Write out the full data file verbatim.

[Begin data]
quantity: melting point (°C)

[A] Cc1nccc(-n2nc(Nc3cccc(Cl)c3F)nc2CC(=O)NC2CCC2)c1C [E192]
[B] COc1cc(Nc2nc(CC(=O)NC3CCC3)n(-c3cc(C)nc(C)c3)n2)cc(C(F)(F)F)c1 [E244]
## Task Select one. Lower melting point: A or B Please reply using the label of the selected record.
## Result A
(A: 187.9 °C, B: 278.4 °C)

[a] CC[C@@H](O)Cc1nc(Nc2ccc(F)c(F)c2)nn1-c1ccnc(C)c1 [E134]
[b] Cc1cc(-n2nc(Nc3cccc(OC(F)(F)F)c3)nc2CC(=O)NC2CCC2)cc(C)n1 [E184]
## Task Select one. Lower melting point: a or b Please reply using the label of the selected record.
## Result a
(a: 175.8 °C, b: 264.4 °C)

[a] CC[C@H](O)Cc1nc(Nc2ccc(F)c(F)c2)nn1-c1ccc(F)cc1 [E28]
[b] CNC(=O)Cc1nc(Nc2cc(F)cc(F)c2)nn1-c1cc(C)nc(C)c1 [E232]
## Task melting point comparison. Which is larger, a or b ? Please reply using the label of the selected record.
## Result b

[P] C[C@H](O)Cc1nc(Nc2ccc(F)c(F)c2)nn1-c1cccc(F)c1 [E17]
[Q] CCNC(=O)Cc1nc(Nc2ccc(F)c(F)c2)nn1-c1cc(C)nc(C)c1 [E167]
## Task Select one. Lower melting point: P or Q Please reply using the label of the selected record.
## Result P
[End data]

quantity: melting point (°C)

[A] Cc1nccc(-n2nc(Nc3cccc(Cl)c3F)nc2CC(=O)NC2CCC2)c1C [E192]
[B] COc1cc(Nc2nc(CC(=O)NC3CCC3)n(-c3cc(C)nc(C)c3)n2)cc(C(F)(F)F)c1 [E244]
## Task Select one. Lower melting point: A or B Please reply using the label of the selected record.
## Result A
(A: 187.9 °C, B: 278.4 °C)

[a] CC[C@@H](O)Cc1nc(Nc2ccc(F)c(F)c2)nn1-c1ccnc(C)c1 [E134]
[b] Cc1cc(-n2nc(Nc3cccc(OC(F)(F)F)c3)nc2CC(=O)NC2CCC2)cc(C)n1 [E184]
## Task Select one. Lower melting point: a or b Please reply using the label of the selected record.
## Result a
(a: 175.8 °C, b: 264.4 °C)

[a] CC[C@H](O)Cc1nc(Nc2ccc(F)c(F)c2)nn1-c1ccc(F)cc1 [E28]
[b] CNC(=O)Cc1nc(Nc2cc(F)cc(F)c2)nn1-c1cc(C)nc(C)c1 [E232]
## Task melting point comparison. Which is larger, a or b ? Please reply using the label of the selected record.
## Result b

[P] C[C@H](O)Cc1nc(Nc2ccc(F)c(F)c2)nn1-c1cccc(F)c1 [E17]
[Q] CCNC(=O)Cc1nc(Nc2ccc(F)c(F)c2)nn1-c1cc(C)nc(C)c1 [E167]
## Task Select one. Lower melting point: P or Q Please reply using the label of the selected record.
## Result P